Communication In Loyalty Programs. How To Talk To Participants So That They Want To Listen?

Communication In Loyalty Programs. How To Talk To Participants So That They Want To Listen?

Building a lasting relationship with club members is not just about offering ever-higher discounts and better promotional deals. Many companies see the loyalty program only as a contact base – a communication engine – and forget, or fail to see, the valuable potential that comes from running a loyalty program. Our experience shows that contextual communication in a loyalty program can generate up to 10% of a company’s total turnover. How do you achieve this?

Customers transfer the best experiences between industries and build their expectations based on positive experiences with the best brands, regardless of the industry. Suppose a consumer is served very well, quickly and effectively in an online shop and receives contextual and inspiring communication. In that case, they expect the same manner and level of service offered to them by suppliers in other industries, whether it be a competitor brand, a mobile operator or a coffee shop. Getting to know each other by collecting data, analyzing and then being sensitive to the signals generated and building relationships brings real value. It is misleading to think that only material rewards will win consumer loyalty. Focusing on mass communication, the marketer sees only temporary benefits, while a broader view of the loyalty program will allow a much higher and more practical value to be seen.

Evolving Customer Needs

The relationship marketing market is evolving. The focus has shifted from transactions to interactions, so what the customer wants to buy is more important than what you have to sell. Unfortunately, as this year’s ‘State of Marketing report shows, nearly 60% of marketing professionals admit that customer expectations will be more demanding than before the pandemic – if only because of more sensible spending planning. Added to this are changes in the ability to process personal data. There is a growing concern among clubbers about inappropriate use of data, and, as a result, we are seeing a general decline in the number of contact consents. In addition, communication channels are changing due to the emergence of generation Z, who are digitized and accustomed to interactive communication, for whom email or text messages are no longer attractive enough. Finally, generation Z is growing up in a period of rapid technological progress and therefore expects more innovation. So how do we meet these challenges?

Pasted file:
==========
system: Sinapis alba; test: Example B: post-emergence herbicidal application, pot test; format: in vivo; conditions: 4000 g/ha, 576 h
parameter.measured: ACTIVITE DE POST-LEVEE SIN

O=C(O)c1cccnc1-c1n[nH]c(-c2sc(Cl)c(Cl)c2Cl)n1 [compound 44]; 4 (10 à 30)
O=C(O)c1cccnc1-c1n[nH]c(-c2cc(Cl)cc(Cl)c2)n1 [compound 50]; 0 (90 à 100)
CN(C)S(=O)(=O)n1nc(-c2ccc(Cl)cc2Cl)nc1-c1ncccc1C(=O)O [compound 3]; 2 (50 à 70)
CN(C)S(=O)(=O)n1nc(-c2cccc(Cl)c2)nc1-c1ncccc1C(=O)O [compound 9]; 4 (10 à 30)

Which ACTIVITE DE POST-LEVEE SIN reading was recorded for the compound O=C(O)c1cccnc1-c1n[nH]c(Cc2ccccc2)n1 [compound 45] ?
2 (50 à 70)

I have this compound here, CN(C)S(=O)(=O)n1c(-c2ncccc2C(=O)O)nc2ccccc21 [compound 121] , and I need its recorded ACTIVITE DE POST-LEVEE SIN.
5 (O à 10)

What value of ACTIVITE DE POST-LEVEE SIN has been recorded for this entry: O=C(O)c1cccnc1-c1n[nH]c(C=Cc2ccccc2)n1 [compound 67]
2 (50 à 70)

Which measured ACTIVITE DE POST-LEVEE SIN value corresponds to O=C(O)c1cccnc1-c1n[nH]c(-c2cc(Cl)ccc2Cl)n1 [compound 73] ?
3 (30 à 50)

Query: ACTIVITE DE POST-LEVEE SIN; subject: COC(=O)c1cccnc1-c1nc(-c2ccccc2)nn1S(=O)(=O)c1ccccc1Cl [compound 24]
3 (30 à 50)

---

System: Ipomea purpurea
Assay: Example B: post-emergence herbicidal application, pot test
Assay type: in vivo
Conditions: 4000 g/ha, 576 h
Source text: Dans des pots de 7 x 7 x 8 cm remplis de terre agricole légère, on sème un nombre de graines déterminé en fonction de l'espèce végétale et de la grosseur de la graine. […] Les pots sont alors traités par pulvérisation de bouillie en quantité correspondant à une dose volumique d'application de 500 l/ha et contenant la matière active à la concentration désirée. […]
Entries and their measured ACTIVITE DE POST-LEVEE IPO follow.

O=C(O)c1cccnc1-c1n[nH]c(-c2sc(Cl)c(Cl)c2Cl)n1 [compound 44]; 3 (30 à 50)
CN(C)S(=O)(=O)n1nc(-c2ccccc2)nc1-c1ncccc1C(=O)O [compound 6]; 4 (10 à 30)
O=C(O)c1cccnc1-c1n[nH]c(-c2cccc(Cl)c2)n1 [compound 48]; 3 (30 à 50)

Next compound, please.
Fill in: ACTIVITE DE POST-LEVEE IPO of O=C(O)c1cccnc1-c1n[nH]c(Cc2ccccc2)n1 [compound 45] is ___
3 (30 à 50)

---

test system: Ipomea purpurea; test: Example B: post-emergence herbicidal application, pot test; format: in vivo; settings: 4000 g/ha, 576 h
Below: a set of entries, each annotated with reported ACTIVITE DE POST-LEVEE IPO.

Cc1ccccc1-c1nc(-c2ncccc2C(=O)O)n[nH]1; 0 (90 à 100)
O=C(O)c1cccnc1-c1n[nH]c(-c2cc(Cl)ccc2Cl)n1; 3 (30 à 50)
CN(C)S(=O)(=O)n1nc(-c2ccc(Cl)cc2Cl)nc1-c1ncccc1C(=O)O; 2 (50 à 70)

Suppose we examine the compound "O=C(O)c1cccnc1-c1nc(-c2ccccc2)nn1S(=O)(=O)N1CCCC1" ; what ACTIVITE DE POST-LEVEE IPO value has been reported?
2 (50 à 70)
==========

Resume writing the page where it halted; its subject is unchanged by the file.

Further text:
Marketing is All about Data

Modern relationship marketing requires a thoughtful and data-driven strategy. The scale of information we can work with is genuinely substantial, looking at what we had access to just a few years ago. SalesForce analysis shows that by 2021, companies are using an average of 10 sources of customer information. Daily data from transactions (online and offline), SMS and email campaigns, push notifications, NPS satisfaction surveys, complaints and returns are used to plan only the communication strategy in the loyalty program. The criteria for selecting customers for subsequent communication campaigns are often spending and the number of purchases from the previous year. There are also external sources: demographic, statistical or geo-location data. The average number of available customer information sources is forecast to increase by half next year. Data management becomes more complex as the sources multiply. Still, we see this as an opportunity rather than an obstacle – other sources of information provide an even better, more complete and truthful picture of the customer, enabling us to build an even more engaging relationship.

The Beginning is the Most Important Part

One of the key elements of a loyalty program strategy is communication. Whether building a relationship with another person in real life or as a brand with a new clubber, getting to know each other is extremely important. At the beginning of the relationship, the clubber is more open and willing to share information about themselves, browse the website more often and look at the mobile app. On selected projects, the average Open Rate is then in the region of 40%.